The brilliant Chip Kidd is one of the world’s best known book designers. Browse through his portfolio, and I guarantee you’ll spot some familiar examples of his work, superb designs that provide a tangible form for the book’s content, or as he puts it, “What do the stories look like?”

In the video below, Kidd talks about the role of the book designer as a visual interpreter or translator, as well as the things we’re losing with eBooks.

David Crotty

David Crotty

David Crotty is a Senior Consultant at Clarke & Esposito, a boutique management consulting firm focused on strategic issues related to professional and academic publishing and information services. Previously, David was the Editorial Director, Journals Policy for Oxford University Press. He oversaw journal policy across OUP’s journals program, drove technological innovation, and served as an information officer. David acquired and managed a suite of research society-owned journals with OUP, and before that was the Executive Editor for Cold Spring Harbor Laboratory Press, where he created and edited new science books and journals, along with serving as a journal Editor-in-Chief. He has served on the Board of Directors for the STM Association, the Society for Scholarly Publishing and CHOR, Inc., as well as The AAP-PSP Executive Council. David received his PhD in Genetics from Columbia University and did developmental neuroscience research at Caltech before moving from the bench to publishing.


2 Thoughts on "Chip Kidd and the Art of Book Design"

I saw this video for the first time while in a course on design and I feel just as invigorated this time. You could hold an entire lecture on the aspects of design covered in these 17 mins. This excitement is juxtaposed with my experience in scholarly book publishing however. When I had my first position in publishing (in production) I was responsible for final approval on covers. I had one cover that just wasn’t right and was taking longer than desired to finalize and my manager advised by saying, “Think about how much time you want to spend on this, after all how much influence will the cover really have on the sales of the book?” Fast forward years, positions, and companies later I find that this line of thinking is not uncommon throughout the industry and I wonder (especially in the age of electronic content) if covers are becoming less and less relevant.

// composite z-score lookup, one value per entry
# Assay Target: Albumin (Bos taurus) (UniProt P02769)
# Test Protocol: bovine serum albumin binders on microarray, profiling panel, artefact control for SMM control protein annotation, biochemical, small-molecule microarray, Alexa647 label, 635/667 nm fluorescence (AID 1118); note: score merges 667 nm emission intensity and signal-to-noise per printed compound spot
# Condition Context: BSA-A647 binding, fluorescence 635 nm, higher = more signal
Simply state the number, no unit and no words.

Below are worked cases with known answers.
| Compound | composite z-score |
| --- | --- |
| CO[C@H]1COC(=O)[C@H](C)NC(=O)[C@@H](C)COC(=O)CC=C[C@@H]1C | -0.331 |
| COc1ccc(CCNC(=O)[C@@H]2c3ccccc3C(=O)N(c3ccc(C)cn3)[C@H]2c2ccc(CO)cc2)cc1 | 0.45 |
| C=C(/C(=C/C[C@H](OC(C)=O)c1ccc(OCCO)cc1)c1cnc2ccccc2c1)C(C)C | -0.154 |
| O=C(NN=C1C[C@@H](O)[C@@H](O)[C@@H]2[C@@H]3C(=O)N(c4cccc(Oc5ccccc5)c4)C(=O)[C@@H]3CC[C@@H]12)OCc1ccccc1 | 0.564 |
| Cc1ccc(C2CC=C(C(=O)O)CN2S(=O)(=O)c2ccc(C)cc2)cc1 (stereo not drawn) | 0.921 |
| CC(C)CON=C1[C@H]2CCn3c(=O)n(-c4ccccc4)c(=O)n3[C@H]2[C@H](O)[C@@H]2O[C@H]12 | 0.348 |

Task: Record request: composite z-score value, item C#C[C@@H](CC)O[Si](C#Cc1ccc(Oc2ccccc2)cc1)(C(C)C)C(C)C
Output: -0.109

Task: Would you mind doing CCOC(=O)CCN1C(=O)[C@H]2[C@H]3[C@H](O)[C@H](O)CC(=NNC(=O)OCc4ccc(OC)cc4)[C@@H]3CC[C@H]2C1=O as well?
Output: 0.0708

Many thanks Stacy
Yes I have often hear that thinking too, ref Book covers and Journals!

In fact I take the opposite view, as our lives become more and more visually cluttered, by an avalanche of digital global images and designs, mostly, its has to be said, not designed.
Design and branding, becomes actually more important, as a means to stand out, in a crowded market place! Poor production or author lead cover design are ubiquitous in STM.
From a commercial perspective design thinking applies to many product to, which we all love and use daily, Apple and Penguin Books come to mind !
Good design should reflex the value we place on the content we publish, the two are connected, in in either print or digital, there so many examples of this connection….

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